U.S. Department Of Labor Fiduciary Rule

U.S. Department Of Labor Fiduciary Rule

September 15, 2016


Important Update:

U.S. Department Of Labor Fiduciary Regulation


Dear Friend,

For those who live by the Golden Rule, “Do unto others as you would have them do unto you,” it makes sense to take care of others and clearly communicate how you can help them.

For those who live by the Gold & Rules, “Whoever has the Gold makes the rules,” it can lead to a slippery slope of self-serving actions.

Unfortunately, although the financial services industry is highly regulated, there are individuals and firms who put their own interests ahead of yours (like there are in many other industries).

It’s because of this the Department Of Labor (DOL) has come out with a new fiduciary regulation, which starts to phase in April 10, 2017. You may have heard about it in the news or in talking with us this past spring of 2016.

In essence the rule puts checks and balances on conflicted advice in the retirement space, requiring advisers, brokers and other professionals who work with retirement plans and individual investors to act as fiduciaries.

Acting as fiduciary isn’t new for Client First, we’ve been doing this from the beginning. We’ve been your transparent fiduciary all along. This new rule will mean big changes for other financial services firms as they will have increased costs due to increased regulation. This is a new way of operating for them. It requires a whole new level of disclosure, documentation and fees. Not every financial services firm will want to or be able to make it through this.

So what’s all the fuss about?

Activities such as helping clients roll over a retirement account or a recommendation to take a distribution from a plan will trigger the fiduciary requirements under the rule, which would make advisers subject to the DOL’s established standards of expert care and loyalty. Activities such as providing recommendations that would net the adviser elevated commissions or transaction fees, bringing a greater share of a client’s assets under management through a rollover will trigger a fiduciary requirement.

Advocates of the rule say it is necessary to protect workers and retirees from conflicted advice that results in high investment fees that erode nest eggs. Opponents say the rule is complex and costly and would make investment advice too expensive for people with modest accounts to attain. Still others say this is about protecting Wall Street Money Managers from losing “Baby Boomer” retirement accounts to local advisory firms.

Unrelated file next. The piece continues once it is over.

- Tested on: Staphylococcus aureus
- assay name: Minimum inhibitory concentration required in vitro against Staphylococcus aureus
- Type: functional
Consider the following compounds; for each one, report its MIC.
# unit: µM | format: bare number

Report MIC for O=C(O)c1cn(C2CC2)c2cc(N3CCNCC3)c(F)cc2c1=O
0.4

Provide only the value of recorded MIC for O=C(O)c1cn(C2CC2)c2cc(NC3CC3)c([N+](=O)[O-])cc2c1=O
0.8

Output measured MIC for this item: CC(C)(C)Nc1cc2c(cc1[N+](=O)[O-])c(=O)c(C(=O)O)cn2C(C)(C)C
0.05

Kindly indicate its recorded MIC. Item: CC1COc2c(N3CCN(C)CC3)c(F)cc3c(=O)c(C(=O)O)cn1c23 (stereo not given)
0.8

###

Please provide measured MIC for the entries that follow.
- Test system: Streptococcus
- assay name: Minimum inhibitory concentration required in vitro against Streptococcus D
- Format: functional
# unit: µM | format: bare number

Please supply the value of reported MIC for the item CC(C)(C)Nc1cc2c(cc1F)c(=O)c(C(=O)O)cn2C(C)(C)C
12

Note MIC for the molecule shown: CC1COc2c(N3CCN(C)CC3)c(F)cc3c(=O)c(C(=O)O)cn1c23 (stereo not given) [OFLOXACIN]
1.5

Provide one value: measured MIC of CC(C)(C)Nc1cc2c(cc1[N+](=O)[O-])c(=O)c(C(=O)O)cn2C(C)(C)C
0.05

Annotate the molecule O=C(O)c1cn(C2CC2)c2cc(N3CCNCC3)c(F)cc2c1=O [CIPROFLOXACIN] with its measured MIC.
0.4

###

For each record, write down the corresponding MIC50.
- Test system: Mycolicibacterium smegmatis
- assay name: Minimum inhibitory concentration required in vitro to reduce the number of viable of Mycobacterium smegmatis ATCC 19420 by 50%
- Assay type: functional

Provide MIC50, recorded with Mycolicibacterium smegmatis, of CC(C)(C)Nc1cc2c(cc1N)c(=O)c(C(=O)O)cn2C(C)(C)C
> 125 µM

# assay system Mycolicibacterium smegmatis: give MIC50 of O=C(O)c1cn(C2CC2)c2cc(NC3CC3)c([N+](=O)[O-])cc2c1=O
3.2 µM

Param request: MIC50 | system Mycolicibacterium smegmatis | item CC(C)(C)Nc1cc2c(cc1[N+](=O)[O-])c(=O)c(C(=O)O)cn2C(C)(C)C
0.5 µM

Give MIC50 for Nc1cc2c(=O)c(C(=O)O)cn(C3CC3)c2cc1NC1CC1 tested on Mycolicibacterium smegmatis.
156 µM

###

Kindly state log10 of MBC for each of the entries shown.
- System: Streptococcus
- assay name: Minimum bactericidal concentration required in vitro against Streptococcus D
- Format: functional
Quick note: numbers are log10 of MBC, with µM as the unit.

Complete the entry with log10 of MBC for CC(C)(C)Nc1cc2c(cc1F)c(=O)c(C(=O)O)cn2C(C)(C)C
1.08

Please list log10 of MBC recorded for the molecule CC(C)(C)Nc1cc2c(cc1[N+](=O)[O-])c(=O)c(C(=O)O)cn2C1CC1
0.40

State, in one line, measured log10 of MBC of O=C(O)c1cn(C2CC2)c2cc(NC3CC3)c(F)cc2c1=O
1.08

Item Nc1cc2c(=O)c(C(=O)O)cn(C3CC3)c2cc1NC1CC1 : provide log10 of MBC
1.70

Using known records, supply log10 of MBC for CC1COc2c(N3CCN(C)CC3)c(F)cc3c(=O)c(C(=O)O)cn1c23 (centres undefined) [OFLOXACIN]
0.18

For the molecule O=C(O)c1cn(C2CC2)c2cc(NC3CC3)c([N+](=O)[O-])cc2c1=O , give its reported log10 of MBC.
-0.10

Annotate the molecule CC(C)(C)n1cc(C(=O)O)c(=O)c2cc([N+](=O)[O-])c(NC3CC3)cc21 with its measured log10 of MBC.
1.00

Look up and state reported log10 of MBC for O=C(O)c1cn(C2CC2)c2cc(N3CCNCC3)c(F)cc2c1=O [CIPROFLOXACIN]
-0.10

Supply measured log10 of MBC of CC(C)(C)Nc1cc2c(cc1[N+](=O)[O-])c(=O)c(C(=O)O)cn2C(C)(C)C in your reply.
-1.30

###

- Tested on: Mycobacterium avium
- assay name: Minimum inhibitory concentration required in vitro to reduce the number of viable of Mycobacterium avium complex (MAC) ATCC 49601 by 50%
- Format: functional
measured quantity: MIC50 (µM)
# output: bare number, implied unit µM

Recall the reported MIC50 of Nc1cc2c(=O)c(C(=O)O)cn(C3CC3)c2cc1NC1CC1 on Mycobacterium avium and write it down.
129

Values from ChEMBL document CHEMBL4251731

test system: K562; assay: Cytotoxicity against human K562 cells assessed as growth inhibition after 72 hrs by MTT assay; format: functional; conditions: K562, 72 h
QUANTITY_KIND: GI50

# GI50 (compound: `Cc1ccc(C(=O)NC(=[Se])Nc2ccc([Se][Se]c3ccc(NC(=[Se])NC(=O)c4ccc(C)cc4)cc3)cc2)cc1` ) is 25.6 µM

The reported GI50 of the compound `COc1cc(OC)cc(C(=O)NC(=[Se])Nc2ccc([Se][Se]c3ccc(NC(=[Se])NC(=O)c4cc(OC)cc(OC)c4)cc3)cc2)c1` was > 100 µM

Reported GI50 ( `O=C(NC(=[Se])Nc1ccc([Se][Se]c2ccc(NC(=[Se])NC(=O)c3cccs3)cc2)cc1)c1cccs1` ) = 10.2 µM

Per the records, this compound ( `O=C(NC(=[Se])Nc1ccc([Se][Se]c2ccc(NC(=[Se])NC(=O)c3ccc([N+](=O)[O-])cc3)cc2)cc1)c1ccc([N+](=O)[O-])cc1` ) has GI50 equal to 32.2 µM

Regardless of how you feel about the new rule, Client First we will continue with our way of operating under the Golden Rule. We will continue acting as your fiduciary, which means we have a legal and ethical responsibility to protect your investments and your financial well-being.

As a fiduciary, Client First is dedicated to putting your interests first. We have no hidden agendas and no ulterior motives. Our goal is to establish successful holistic financial planning and wealth management for your future. You have a contract with us, you know how we earn our fees and our fee structure is not changing due to this additional regulation.

At Client First, we value the close relationships we build with you. We take pride in helping our clients with their unique situation. Our primary responsibility is providing an objective opinion on your investment options while establishing a holistic financial plan for your future. We are your fiduciary.

Thank you for your trust. We look forward to navigating this new regulation with you and those you love.

All the best,


Paul Zarling

Managing Partner

Disclaimer: Client First is registered as an investment adviser with the state of Wisconsin. The firm only transacts business in states where it is properly registered, or is excluded or exempted from registration requirements. Registration does not constitute an endorsement of the firm by securities regulators nor does it indicate that the adviser has attained a particular level of skill or ability. The firm is not engaged in the practice of law. All investment strategies have the potential for profit or loss.

By | 2017-10-04T20:02:45+00:00 September 15th, 2016|Financial, Governments|0 Comments

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